Having spent some of the better parts of my undergraduate years studying away within the musty confines of the University of Missouri-Columbia’s (aka Mizzou) Ellis Library, I’ve formed a certain affinity toward them. Libraries that is.
So naturally, the Governor’s recent budget proposal, specifically the part about slashing the state’s support for libraries by some $5.8 million, caught our out attention….and then our ire.
Springfield-Greene County Library Associate Director Jim Schmidt said of the proposed cuts:
“State aid to libraries was a $3,500,000 budget appropriation and it was reduced to $723,000; and the REAL allocation, which was $3.1 million, was zeroed out completely.”
-News Talk KZRG
Now I’ll be the first to admit arithmetic isn’t my strong suite (a B- in College Algebra at a proud SEC institution notwithstanding). But that’s a $6.6 million in potential budget suddenly pared down to a mere $723,000.
When we consider the totality of our state’s population, an estimated 6.06 million people. That’s an average cost of $1.10 per year per citizen.
Which equals exactly .00000822 % of Governor Nixon’s salary….hmmm.
So why does this matter? Wikipedia practically replaced the modern library anyway right?
As a Wikipedia devotee myself, I’d normally agree. Yet one must consider also that libraries aren’t just a place to “rent” books and movies on the cheap. Often, they provide the only and/or best internet access to people who otherwise can’t afford decent home access or even a computer than can handle today’s media-heavy web. Many people (including the Nixon Administration) forget that America isn’t nearly as “wired” as it is often presumed. Yet, few would argue that internet access isn’t a necessity in many respects. Closing down libraries wouldn’t just be getting rid of a quaint symbol of civic virtue. It would be massively screwing over the poor’s capability to interact with an increasingly computerized world.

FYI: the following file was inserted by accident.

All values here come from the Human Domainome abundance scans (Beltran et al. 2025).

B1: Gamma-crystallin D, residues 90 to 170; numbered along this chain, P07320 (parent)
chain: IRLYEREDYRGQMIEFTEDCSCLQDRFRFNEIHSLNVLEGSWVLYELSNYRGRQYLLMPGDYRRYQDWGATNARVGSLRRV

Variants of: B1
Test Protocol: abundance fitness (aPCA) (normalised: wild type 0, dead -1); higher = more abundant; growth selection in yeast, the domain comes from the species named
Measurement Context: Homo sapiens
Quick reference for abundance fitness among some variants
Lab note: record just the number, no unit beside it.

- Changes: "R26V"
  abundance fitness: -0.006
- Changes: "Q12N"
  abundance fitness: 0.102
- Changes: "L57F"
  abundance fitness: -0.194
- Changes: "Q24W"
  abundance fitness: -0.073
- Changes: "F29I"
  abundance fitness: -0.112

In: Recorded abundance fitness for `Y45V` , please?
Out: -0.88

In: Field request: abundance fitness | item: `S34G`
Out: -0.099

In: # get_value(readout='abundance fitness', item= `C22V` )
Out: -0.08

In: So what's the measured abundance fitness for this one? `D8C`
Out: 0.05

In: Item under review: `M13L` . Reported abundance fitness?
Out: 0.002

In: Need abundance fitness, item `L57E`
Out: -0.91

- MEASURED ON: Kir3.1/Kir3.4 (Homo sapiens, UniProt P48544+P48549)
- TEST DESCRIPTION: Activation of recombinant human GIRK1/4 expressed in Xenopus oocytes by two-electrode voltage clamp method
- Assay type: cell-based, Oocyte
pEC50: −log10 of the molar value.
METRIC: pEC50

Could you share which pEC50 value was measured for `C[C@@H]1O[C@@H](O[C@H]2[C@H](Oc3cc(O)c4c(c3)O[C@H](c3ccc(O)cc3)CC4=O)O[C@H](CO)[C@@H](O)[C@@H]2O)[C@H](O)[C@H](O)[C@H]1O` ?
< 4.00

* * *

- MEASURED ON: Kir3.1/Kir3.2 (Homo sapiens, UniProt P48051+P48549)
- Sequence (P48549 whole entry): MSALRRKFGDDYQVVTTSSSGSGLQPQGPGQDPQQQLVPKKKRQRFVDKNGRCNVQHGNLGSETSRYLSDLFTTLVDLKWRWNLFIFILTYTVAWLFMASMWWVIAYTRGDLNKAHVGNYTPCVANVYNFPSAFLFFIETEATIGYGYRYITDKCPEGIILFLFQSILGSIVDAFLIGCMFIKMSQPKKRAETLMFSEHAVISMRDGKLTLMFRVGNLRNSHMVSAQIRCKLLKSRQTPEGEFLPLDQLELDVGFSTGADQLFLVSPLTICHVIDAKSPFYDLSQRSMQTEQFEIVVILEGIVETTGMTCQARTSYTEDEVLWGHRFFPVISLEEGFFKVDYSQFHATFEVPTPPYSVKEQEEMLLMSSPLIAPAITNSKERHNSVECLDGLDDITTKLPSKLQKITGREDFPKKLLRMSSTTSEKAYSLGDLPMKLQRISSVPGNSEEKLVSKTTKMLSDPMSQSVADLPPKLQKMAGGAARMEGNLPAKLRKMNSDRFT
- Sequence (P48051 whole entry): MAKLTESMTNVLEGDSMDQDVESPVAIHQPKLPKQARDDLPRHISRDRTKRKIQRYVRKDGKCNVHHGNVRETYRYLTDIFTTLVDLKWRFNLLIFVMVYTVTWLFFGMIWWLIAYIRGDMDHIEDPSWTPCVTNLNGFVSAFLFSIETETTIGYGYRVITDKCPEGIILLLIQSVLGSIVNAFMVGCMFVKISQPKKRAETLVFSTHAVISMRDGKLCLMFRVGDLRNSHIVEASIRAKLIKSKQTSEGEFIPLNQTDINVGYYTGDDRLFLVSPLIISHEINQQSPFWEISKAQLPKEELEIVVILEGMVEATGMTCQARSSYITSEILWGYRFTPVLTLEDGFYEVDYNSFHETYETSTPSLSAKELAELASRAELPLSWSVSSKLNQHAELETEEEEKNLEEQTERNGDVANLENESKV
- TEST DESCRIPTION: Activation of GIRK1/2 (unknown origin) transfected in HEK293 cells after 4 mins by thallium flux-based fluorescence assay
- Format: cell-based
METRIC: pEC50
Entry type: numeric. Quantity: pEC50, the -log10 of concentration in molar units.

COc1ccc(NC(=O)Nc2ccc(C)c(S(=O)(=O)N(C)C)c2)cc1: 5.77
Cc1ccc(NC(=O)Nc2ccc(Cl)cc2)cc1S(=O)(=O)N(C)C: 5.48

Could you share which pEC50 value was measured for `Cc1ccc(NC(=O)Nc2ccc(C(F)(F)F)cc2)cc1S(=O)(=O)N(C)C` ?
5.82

We at 24th State Solutions aren’t naive, however. We understand that from time to time, budget fluctuations can be a necessary step to move forward. But we’re of the belief that cuts of 50+% (or in this case, more so) are not the way forward in any budgetary situation (as our friends in Kansas are learning). If a budgetary cut of that significance is necessary, it should be executed at a graduated rate of a period of a set number of years, not an instantaneous gutting as is the case here.
Nonetheless, this story has really gotten a tad ridiculous, especially after a group of students were forcibly removed by capitol police from the Governor’s office for merely asking questions. That’s not message our state government should be sending, especially to high school students. That’s not Missouri.
As someone who pulled the lever for Governor Nixon in 2012, this is not only not Progressive but disappointing (to say the least).
We’ll be monitoring this situation in the coming weeks, all the while hoping these funds, or a least a significant portion of them, are ultimately restored.